What Spar and Konga Taught Me About Nigeria’s Ecommerce Struggles and Opportunities


Through my roles at major Nigerian retail and ecommerce players Spar and Konga, I gained firsthand exposure to the full lifecycle of fast-moving consumer goods – from branding and production to marketing, sales, and distribution.

At Spar Nigeria, a leading hypermarket chain own by Artee Group, I worked in web development and digital marketing. My daily tasks revolved around creating promotional landing pages to drive foot traffic to Spar’s physical stores. While I often advocated for fully embracing ecommerce, senior management resisted over concerns about the operational costs. Building out capabilities around payments, logistics, and site development requires major investments – likely outweighing near-term profits.

Additionally, the nature of Nigeria’s still-emerging ecommerce ecosystem poses barriers. Issues like low willingness to pay for delivery, failed “pay on delivery” payments, and missed connections with delivery personnel inhibit a seamless customer experience.

Over time, persisting infrastructure and logistics challenges may dissipate. Until then, Spar seems set on leveraging just digital marketing to route customers into its established in-person retail channels. However, I believe brands that find innovative ways to hurdle Nigeria’s unique ecommerce growing pains can unlock major opportunities down the road.

Again, the issue of pay on delivery is another problem plaguing ecommerce businesses in Nigeria. Another problem is that people generally don’t like paying for delivery and it doesn’t make sense to purchase a product for ₦2,000 and pay ₦1,500 for delivery. Finally, there is the issue of customers not showing up to collect their products when the delivery guy arrives.

Let me now provide some deeper insights into my time at Konga.com, one of Nigeria’s leading ecommerce brands. A bit of backstory first – Konga was initially founded by Sim Shagaya. However, after years of struggling to achieve profitability under his leadership, the company was acquired by Stanley Eke. This came during a period when all of Nigeria’s major ecommerce players faced heavy losses in their quest for sustainability.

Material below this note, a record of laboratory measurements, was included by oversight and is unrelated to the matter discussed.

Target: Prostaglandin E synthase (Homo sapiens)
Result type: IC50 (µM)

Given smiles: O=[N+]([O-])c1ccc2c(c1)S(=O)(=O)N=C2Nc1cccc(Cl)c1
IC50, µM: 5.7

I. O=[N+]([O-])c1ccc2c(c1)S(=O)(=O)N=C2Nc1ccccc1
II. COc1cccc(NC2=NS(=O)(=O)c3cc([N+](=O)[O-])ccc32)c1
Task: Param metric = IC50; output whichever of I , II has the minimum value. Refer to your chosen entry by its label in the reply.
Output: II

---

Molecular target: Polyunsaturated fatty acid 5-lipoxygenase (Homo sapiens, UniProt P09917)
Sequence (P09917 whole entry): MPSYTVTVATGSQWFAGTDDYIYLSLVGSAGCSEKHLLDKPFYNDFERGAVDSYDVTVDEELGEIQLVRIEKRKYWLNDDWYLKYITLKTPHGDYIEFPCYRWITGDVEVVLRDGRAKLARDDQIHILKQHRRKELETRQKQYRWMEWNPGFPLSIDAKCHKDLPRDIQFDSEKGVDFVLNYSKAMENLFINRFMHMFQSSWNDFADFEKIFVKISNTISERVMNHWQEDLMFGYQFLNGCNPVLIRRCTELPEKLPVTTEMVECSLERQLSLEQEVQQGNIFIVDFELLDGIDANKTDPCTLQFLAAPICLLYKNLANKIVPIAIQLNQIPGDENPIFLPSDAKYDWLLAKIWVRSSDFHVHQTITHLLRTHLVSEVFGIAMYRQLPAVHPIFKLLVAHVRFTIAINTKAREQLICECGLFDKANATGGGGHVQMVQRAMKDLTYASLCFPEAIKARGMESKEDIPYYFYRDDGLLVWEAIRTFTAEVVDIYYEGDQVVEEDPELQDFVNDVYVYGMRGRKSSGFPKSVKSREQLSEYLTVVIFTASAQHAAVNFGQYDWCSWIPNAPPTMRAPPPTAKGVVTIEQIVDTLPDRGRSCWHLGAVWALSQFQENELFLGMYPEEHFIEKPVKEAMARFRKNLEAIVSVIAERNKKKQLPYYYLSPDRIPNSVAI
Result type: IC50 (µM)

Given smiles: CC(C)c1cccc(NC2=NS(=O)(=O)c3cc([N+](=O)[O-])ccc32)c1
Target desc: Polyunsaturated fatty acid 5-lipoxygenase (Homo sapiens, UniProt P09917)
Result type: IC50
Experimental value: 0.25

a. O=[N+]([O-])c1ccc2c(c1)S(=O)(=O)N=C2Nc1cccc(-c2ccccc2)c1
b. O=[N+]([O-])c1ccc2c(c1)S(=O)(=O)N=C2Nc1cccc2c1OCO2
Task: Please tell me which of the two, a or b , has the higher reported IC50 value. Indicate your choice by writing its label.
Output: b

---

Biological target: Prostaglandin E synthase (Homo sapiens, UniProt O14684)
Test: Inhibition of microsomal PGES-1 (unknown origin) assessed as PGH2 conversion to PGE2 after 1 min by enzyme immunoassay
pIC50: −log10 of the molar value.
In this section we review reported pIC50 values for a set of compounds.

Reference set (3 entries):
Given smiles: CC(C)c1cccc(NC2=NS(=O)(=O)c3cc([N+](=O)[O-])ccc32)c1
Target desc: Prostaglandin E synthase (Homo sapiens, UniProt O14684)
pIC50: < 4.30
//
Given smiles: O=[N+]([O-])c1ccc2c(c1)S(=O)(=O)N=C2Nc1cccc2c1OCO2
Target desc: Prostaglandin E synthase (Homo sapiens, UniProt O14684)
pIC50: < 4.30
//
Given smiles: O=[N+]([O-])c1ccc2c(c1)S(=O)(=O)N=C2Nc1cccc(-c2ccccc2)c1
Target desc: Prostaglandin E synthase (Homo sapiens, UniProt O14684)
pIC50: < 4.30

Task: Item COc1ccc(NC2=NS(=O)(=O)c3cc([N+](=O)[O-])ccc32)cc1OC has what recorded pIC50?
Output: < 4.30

Stanley Eke, however, had several strategic advantages upon taking over. One was his ownership of Technology Distribution (TD) Africa, a pioneer ICT distributor in West Africa representing major tech giants like HP, Microsoft, Samsung, HP, Microsoft, APC by Schneider Electric, IBM, Huawei, Dell Technologies, Cisco, D-Link, Checkpoint, Huawei, Lenovo, Philips, Infinix, Tecno, Oppo, Vivo, Logitech, Nokia, Bosch, Vertiv, Samsung, Zebra, and Mercury and Bosch. Essentially, TD dominated consumer tech distribution in Nigeria.

What does this mean – it meant that virtually all consumer tech products sold in Nigeria was from them, so both Jumia and other ecommerce companies were still very much their client, and Konga and TD Africa was basically own by the same man.

Stanley established a nationwide chain of physical Konga consumer tech stores, akin to brick-and-mortar showrooms. This enabled an omnichannel approach, allowing website orders for store pickup and reducing pressures from pay-on-delivery logistics issues plaguing Nigerian ecommerce.

This omnichannel approach allows customers to shop, browse, and make purchases through any channel they prefer (offline, online, mobile etc.) easily in a unified experience. This convenience retains and engages customers better. Making your brand available across more channels means more opportunities for customers to discover and buy from you, increasing sales potential.

To date, ecommerce remains challenging in the Nigerian market, with consumer goods companies hesitant to fully adopt online business models. In my view, this persisting struggle is tied to Nigerians’ limited purchasing power combined with a lack of trust in buying goods sight unseen.

Early ecommerce players further engrained doubts by introducing the “pay on delivery” concept in a bid to boost sales. However, this has reinforced perceptions that prepayment should not be necessary, undermining ecommerce progress.

While I don’t have all the answers for solving Nigeria’s complex ecommerce challenges, I’ve shared my on-the-ground observations from working with two leading retail and ecommerce brands. In my view, establishing stronger consumer trust is still a key area requiring focus. Companies need to actively leverage influencer endorsements, hyperlocal outreach, and transparency around reliability and pricing to build credibility in this unfamiliar space of online-only purchasing.

There are likely many other remaining hurdles around logistics, wifi penetration and consumer education inhibiting large scale adoption as well. But by emphasizing trust-building channels and messaging, ecommerce players can gradually shift consumer mindsets over time – a necessary first step for this industry to reach its full potential given Nigeria’s youthful demographics and rising digital fluency. Though the path won’t be easy, I believe the market opportunities make finding solutions here worthwhile.

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